Moving to Switzerland?

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Moving to Switzerland

Switzerland has become a popular choice among expats. After all, the country offers lots of opportunities as well as a high standard of living. Find information on varying visas, residence permits, Swiss regions, and city profiles here in our InterNations Guide.
For such a small nation, Switzerland is a very diverse country in terms of population, language, and culture.

At a Glance:

  • Switzerland is a country of just over eight million people. It has three official languages, German, French, and Italian, with Romansh a fourth, semi-official language.
  • The country is divided into three areas: the Alps, the Central Plateau, and the Jura.
  • Switzerland’s three largest cities include Zurich, Geneva, and Basel. Each city has a significant foreign population, and many international companies and organizations have their headquarters in one of these Swiss cities.
  • As a member of the Schengen community, non-EU nationals staying in Switzerland for less than three months can apply for a Schengen visa.
  • EU citizens do not need a visa to enter Switzerland. However, everyone, including EU nationals, require a residence permit if they intend on staying in Switzerland for over three months. There are a number of different permit types available. 

Your Move to Switzerland: Know What to Expect

Owing to Swiss neutrality, which has remained unchallenged since 1815, countless European intellectuals and artists chose exile in Switzerland during the political turbulences of the early 20th century. Did you know that one Vladimir Illyich Ulyanov, a.k.a. Lenin, was among them?  Today, despite at times tight restrictions on foreigners moving to the country, Switzerland still attracts many expats from all over the world.

Despite its small area (41,285 km²) and low population figures of just over eight million, it is a diverse country both in terms of its geography and people. Situated right in the center of Europe, sharing borders with Germany, France, Italy, Austria, and Liechtenstein, you will soon discover that these neighboring countries have had a major influence on Swiss culture.

French, German, and Italian traditions still live on in the respective parts of the country. This pluralism has also influenced Switzerland’s politics and style of government. Many people who move to Switzerland from countries with a more centralized administration are surprised at the high degree of autonomy granted to each of the 26 cantons.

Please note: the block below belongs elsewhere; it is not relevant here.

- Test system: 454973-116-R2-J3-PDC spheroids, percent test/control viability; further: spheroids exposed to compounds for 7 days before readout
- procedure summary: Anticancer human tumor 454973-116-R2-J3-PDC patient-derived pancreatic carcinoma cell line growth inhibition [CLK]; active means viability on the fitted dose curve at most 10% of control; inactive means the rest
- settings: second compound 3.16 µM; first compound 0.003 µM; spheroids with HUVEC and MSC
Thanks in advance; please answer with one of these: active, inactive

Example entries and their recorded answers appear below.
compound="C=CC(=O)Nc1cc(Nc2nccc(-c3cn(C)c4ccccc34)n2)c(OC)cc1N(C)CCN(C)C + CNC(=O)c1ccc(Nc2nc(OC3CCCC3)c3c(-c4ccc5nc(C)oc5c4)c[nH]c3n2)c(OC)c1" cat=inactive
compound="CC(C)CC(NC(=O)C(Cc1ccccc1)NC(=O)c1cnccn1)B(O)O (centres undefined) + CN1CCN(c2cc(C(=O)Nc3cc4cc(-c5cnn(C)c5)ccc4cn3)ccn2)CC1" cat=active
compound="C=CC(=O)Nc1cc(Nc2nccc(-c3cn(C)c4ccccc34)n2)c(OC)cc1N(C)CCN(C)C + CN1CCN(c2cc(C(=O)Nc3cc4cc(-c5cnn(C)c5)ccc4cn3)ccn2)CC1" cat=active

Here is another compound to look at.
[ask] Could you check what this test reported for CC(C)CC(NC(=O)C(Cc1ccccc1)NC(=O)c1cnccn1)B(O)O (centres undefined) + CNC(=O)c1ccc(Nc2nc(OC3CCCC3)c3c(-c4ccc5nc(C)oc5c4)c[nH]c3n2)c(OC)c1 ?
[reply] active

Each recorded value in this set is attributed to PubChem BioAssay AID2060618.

The country has no less than three official languages, German, French, and Italian. However, some expats might be surprised to find out that there’s a fourth, semi-official, language: Romansh, a group of old Rhaeto-Romance dialects spoken by less than 1% of the population in the upper valleys of the Rhine and Inn.

You can find out more about the local languages and their cultural significance in our in-depth article on Switzerland's Language Diversity.

One Country, Three Areas

Geographically, Switzerland can be divided into three areas: the Alps to the south, the Central Plateau (the “middle land”) to the center, which is the most densely populated region of the country, and the Jura Mountains to the north.

The different regions may be subject to quite different weather conditions: While Switzerland has a moderate continental climate, the southern regions experience warmer, more Mediterranean temperatures, as well as more precipitation compared to the rest of the country. The latter is due to the mountains, which disperse most of the rain clouds before they reach the northern regions. While snow and frost are common everywhere in winter, expats moving to Switzerland’s higher Alpine regions should be prepared for much lower temperatures.

For more information on Swiss geography, its political history, and the autonomy of the cantons, make sure to also read our article Switzerland: Small but Diverse.


We do our best to keep this article up to date. However, we cannot guarantee that the information provided is always current or complete.

Andrey Vasilyev

"I was able to connect with other expats in Zurich who enjoy cycling as much as I do and organize weekly rides."

Elin Gustavson

"At the first InterNations event that I attended, I met my wonderful partner. We now live together in a flat next to the Limmat."

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